We then narrowed down the passages we would deal with and once agreed you offered your take on Leviticus. Since then you have moved off topic several times. I do not wish to rehash questions already dealt with. I want to deal with the Biblical evidence that either is in favor of "loving" HMS relationships or against it. That is what I have tried to do. You have constantly avoided answering specific questions even though I asked you to cut and paste the questions and give the answers. I don't mean, "this is what you said and I disagree with you." I mean, "this is what you said and this is why my position still works because of a, b, c, d, etc." I want a real debate. Avoiding hard and difficult questions is not way to debate. You agreed to such a debate and wholeheartedly accepted it. Am I to conclude that you are no longer able to support your position Biblically? Or you are not willing to deal with problems in your position?

Dan, I have respectfully answered all of your questions, numerous times (and even pointed out the times when I did and you didn't catch it). Please do so with mine. I asked you to answer each question asked of your thoroughly. You still have yet to deal with Jesus' words in Matthew 15 (and his words on the Law in several passages) that seem to be contrary to your position. You must be willing to either deal with these questions or concede that you cannot. Which one will it be?

Again, when you disagree, please do as I have and give a thorough explanation for whey you do so and why my views are incompatible with the Bible. Anything less is not dealing with the position but is defaulting to the "Let's agree to disagree" nonsense that doesn't make either of us any wiser.

Take for example my insistance that exploitation does not do justice to the passage. You said you don't ignore 18:21, but how do you deal with it when in fact it seems as if the relationship is mutual and in the parallel passage in Chapter 20, both participants are to be put to death? If it is exploitation, why are both punished? Isn't that unfair on God's part to have the one being exploited punished along with the exploiter? And what about those incestuous and adulterous relationships, both are punished there as well? Doesn't sound like exploitation to me. In fact the only one in the passages that doesn't get killed because of so-called "exploitation" is the animal abused in beastiality. Should we assume that God cares more about the cattle being exploited than He does the person taken advantage of sexually? These are the types of questions you must answer to maintain your position. Otherwise it would be wise to abandon it in light of the evidence that speaks contrary to it. Are you willing to do so?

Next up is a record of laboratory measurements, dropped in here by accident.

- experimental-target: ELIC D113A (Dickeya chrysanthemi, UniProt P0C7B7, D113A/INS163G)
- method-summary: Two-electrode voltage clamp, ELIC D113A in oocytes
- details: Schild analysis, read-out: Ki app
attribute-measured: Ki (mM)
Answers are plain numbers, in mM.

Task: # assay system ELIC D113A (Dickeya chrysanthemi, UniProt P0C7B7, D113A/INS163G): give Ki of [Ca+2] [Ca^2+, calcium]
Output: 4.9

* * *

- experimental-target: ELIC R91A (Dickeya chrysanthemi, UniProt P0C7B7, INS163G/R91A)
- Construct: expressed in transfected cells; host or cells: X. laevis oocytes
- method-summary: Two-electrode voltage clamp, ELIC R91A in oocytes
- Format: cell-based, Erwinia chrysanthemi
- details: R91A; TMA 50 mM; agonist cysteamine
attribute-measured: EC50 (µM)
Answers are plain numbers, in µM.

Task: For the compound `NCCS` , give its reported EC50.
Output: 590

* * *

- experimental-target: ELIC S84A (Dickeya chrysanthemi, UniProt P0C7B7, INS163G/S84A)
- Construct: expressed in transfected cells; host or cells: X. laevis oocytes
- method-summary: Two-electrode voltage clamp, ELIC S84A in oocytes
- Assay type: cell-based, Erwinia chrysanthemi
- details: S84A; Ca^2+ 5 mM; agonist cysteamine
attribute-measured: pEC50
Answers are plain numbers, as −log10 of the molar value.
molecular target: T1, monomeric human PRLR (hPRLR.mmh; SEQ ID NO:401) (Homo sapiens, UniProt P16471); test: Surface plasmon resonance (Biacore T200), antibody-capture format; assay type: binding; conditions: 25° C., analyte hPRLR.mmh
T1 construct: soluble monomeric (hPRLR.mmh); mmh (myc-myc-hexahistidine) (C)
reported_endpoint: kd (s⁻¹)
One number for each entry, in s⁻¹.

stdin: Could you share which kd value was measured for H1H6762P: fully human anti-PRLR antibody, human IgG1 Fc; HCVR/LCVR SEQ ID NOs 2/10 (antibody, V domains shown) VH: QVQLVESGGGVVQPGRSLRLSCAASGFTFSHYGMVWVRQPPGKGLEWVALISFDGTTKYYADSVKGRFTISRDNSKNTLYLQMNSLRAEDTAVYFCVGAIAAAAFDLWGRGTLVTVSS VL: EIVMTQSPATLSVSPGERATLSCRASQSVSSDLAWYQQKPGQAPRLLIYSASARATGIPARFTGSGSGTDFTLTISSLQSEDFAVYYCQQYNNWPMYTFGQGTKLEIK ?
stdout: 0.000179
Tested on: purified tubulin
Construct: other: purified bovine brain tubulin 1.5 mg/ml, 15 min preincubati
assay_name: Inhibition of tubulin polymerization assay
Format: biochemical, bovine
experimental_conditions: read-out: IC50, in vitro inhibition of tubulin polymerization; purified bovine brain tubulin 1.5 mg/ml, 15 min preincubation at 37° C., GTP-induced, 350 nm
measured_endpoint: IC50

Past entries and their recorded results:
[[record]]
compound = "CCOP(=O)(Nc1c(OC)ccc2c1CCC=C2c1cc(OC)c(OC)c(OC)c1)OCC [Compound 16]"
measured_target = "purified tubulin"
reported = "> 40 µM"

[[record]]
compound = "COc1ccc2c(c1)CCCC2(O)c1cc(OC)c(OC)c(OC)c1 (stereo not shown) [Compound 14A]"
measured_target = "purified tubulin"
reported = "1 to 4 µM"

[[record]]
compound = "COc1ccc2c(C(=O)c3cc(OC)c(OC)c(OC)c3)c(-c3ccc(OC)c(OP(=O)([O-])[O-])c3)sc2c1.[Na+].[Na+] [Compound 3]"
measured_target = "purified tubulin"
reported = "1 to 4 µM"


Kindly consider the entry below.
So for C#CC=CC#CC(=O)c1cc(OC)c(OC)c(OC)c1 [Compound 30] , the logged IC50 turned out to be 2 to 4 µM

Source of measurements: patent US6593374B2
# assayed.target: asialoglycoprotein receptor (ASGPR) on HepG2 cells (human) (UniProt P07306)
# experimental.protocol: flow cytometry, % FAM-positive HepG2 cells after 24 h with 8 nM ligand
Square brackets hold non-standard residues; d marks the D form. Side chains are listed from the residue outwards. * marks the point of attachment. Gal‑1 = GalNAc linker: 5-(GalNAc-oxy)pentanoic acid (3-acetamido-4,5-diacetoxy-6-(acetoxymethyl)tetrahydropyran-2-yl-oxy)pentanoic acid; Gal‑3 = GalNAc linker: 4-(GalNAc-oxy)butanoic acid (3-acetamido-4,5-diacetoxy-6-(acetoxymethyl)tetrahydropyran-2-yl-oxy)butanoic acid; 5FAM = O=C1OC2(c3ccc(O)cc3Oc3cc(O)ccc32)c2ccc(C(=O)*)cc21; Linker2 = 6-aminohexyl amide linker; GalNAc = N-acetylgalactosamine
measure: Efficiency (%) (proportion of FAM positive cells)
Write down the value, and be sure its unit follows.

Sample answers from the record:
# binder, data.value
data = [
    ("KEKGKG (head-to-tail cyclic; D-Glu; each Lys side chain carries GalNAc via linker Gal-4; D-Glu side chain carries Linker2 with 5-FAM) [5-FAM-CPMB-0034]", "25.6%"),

Dan, it is irritating that you won't deal with my questions when I back you into a corner. It makes you look as if you cannot deal with them or you don't respect me enough to give me the same courtesy as I have given to you. Should I assume one of the two?

If you are wiiling to concede that you cannot deal with my questions, then we can move on to Romans 1 where I hope you will deal with the passage exegetically.

I believe if we are going to glorify God through our conversation and debate we must deal thoroughly with the questions at hand. That is why I insist upon you answering all of my questions in like manner. We do a disservice to our readers and to God otherwise. Please understand and comply with my request. I trust that you will see my frustration, appreciate it, and do so. Thank you.

1. On my first question (If I'm gay does that mean I'm not a Christian?) you said it "was thoroughly answered in the very next post, so much so that you thanked me for the my reasoned response."

In so saying, I was being polite, not conceding that your answer had any legitimacy. Just thanking you that you didn't go all Pat Robertson on me and were willing to discuss.

2. "If you are wiiling to concede that you cannot deal with my questions"

I'm conceding nothing beyond the fact that we are not likely to agree. I've been answering your questions, and will continue for the time being. I'm sorry you don't like my answers, but I am answering as well as time allows.

To be sure, I don't care much for your answers, either. But you're throwing a ton of manure around and I only got one shovel.

And again, for now, I'm out of time. I WILL come back and answer questions but I've children to help and jobs to do and you'll just have to wait a few minutes if you'd like to actually dialog.